The invitation is still open to visit the parenting forum on the site and do let me know what you think.
How many stomachs do you have?
Talk soon

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Thank you, Grandma

mother-and-daughter-668167_1280

I read the book SURVIVED THE JOURNEY by Memuna Barnes. It is a story of survival. A story that can inspire our young persons today. Captured and held by rebels, this remarkable young woman walked through the emotional mines of her teenage emotions of infatuation, confusion and was able to hold close to her heart and head lessons she had learned from a grandparent which helped her retain a sense of herself. When we started this blog, I wanted to have her share with us. She is African and comes from the value systems we hold dear, how mush of these values was impacted to her became evident when she was captured as a teenager. I feel that we could learn as parents the benefit of her impressions and how the relationship she enjoyed with her grandma became a source of inspiration during those terrifying times with the rebels.

Please meet Memuna Barnes Author of SURVIVED: The Journey.
Growing up, I lived with my paternal grandmother for a period of my childhood and whenever anyone of her grandchildren were treated unfairly and went running to her in tears or if she found one of us in a corner in tears she would sit beside that child and say, ‘Nothing lasts forever…..if life which is created by God inevitably ends, then there is nothing that can be inflicted on you that will last forever.’
This is one of my favourite of my paternal grandmother’s sayings. She used these sayings in raising her us with unbreakable emotional strength.
This saying of hers along with a prayer – Psalm 23, taught to me by my parents were instrumental in keeping me sane when myself, one of my younger sisters and two female cousins were taken from our family by the rebels of the Revolutionary United Front in Sierra Leone and held captive for almost two years.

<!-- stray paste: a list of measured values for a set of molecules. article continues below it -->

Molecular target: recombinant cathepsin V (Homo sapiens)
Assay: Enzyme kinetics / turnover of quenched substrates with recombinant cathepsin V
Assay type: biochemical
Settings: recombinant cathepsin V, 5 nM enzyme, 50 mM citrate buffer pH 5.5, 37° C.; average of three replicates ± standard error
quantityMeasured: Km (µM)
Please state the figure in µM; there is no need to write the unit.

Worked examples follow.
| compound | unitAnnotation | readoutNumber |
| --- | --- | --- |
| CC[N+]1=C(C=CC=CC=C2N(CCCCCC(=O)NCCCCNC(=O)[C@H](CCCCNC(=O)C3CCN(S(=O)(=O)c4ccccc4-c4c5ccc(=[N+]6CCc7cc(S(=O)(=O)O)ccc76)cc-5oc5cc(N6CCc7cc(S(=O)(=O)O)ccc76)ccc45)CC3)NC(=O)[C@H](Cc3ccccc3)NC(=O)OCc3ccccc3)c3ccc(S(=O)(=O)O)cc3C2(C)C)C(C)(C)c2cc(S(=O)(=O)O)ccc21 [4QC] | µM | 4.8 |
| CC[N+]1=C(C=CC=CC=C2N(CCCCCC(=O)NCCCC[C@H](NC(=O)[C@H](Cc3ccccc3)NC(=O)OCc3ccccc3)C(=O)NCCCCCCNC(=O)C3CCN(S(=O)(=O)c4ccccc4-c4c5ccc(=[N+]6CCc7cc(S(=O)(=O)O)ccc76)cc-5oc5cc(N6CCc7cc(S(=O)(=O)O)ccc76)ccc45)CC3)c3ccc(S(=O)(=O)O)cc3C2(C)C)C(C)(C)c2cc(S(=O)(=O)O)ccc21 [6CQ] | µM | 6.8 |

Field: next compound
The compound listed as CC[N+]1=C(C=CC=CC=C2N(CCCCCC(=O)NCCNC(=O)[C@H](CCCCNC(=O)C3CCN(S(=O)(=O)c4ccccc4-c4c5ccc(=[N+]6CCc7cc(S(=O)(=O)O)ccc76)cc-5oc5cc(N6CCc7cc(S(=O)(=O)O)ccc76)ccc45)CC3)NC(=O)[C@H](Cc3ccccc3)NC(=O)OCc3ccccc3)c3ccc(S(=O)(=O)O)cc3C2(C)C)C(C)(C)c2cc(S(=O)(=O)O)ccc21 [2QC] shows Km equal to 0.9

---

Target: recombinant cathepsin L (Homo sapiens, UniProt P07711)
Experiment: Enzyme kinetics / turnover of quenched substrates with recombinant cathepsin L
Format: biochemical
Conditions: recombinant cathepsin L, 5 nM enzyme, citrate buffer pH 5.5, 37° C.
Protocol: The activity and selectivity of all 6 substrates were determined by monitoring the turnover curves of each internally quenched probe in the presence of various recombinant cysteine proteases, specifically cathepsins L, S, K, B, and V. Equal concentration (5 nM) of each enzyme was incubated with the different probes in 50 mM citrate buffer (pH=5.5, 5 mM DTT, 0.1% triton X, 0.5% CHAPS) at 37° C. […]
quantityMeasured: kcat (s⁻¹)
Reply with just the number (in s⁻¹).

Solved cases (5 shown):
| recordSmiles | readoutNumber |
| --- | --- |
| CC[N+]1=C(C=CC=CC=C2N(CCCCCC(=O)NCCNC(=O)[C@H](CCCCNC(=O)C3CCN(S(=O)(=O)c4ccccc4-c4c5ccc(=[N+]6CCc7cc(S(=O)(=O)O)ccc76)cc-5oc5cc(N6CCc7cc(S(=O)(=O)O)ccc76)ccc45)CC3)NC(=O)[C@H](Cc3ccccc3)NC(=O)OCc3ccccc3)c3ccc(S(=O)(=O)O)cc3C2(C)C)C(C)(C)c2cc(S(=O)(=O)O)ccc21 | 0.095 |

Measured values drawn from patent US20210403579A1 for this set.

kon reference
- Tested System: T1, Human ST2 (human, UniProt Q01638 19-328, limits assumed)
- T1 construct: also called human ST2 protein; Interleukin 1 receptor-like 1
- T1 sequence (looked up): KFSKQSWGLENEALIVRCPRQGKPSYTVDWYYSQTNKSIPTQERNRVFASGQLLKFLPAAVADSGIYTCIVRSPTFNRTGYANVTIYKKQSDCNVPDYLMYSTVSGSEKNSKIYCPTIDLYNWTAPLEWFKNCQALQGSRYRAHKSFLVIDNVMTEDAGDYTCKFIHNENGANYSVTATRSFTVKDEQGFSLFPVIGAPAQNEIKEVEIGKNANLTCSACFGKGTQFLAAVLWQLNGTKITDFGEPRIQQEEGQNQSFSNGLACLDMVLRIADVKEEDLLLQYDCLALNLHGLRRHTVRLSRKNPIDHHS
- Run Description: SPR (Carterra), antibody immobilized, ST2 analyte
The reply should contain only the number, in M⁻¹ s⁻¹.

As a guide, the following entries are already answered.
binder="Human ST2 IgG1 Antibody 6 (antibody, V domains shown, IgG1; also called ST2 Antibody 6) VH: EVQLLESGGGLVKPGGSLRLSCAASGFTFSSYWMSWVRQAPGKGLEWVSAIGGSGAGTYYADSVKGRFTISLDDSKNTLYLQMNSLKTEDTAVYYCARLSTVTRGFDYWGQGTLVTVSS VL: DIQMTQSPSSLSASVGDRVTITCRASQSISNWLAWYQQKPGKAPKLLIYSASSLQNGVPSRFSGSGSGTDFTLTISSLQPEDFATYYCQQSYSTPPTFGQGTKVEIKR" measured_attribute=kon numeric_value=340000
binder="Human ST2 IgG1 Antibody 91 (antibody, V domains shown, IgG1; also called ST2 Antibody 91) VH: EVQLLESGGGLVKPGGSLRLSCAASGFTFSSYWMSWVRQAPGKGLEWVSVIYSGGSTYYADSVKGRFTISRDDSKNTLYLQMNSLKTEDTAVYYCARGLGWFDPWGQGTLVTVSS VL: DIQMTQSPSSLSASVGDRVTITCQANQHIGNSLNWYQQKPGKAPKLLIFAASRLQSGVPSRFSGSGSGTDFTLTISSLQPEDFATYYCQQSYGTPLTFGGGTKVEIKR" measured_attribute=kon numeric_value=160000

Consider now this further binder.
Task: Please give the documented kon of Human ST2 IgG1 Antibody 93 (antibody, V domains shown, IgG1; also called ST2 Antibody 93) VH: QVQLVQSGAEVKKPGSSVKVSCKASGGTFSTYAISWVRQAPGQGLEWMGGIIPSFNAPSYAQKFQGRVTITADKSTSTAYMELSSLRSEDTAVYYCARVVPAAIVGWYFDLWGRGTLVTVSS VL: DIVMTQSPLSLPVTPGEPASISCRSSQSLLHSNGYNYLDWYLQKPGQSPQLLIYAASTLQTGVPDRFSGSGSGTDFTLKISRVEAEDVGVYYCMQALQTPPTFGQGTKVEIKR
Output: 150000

I have always been an outspoken individual, although in my teens this aspect of my personality was not always encouraged from my family – as in most African settings.
I was born in Liberia and so my parents along with one of my younger sisters and I lived in Liberia. We lived there till the civil war broke out in 1989, where I witnessed the atrocities humans are capable of inflicting on others humans on the more vulnerable side of life in the absence of law and order. A year later we were able to leave on the Sierra Leone army ship to my father’s side of the family, as he is Sierra Leonean and Sierra Leone was at peace at the time.
For some unexplained reason I would not curb this, I spoke my mind almost always during the my time in captivity. I was brave enough to tell the rebel commanding officers who showed sexual interest in me that I wasn’t old enough. As this was some of the advice my grandma gave me. That a girl must be past her teens before she can be sexually active or it would affect her fertility.
Most importantly, however, I always remembered where I was taken from (my upbringing) in order to keep my mind on where I want to go in life.
Another one of my granny’s advice.
So what do you think?
Let’s have your comments please.